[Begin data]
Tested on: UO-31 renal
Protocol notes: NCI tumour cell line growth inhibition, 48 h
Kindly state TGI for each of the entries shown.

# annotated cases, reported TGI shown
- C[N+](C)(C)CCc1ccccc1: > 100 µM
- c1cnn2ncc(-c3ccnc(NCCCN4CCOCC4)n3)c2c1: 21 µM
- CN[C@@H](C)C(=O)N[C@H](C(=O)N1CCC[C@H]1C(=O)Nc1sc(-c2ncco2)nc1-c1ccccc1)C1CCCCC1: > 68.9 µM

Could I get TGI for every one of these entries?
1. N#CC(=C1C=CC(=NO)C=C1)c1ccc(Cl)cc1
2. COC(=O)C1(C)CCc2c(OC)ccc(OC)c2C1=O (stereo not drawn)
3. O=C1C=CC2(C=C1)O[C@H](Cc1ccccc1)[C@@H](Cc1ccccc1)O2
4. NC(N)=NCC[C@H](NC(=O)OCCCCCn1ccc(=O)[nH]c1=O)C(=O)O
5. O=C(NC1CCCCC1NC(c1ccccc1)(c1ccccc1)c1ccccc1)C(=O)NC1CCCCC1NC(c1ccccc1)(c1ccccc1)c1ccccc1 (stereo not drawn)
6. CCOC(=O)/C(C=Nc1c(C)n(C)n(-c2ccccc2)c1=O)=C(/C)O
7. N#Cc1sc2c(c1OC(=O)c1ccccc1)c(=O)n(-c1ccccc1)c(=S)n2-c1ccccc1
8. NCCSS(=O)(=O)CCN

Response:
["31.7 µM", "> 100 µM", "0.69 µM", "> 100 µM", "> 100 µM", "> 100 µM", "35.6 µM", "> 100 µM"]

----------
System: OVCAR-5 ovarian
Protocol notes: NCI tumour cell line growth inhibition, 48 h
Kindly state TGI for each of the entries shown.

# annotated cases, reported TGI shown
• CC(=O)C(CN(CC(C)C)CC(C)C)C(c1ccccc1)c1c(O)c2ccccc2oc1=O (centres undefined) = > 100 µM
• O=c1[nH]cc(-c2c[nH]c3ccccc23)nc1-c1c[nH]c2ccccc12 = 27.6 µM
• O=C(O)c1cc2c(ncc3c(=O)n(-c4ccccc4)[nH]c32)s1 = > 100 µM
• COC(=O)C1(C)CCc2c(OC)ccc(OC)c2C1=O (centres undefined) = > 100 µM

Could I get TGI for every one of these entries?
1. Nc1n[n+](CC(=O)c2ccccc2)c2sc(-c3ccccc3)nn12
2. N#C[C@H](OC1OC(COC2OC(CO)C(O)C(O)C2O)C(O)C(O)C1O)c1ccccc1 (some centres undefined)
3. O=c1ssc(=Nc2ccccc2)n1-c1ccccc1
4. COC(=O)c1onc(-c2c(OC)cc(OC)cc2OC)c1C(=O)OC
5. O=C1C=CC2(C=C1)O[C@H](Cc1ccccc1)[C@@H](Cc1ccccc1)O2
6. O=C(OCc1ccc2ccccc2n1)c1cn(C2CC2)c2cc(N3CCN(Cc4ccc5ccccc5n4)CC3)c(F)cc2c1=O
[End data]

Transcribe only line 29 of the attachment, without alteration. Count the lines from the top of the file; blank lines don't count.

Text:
1. Nc1n[n+](CC(=O)c2ccccc2)c2sc(-c3ccccc3)nn12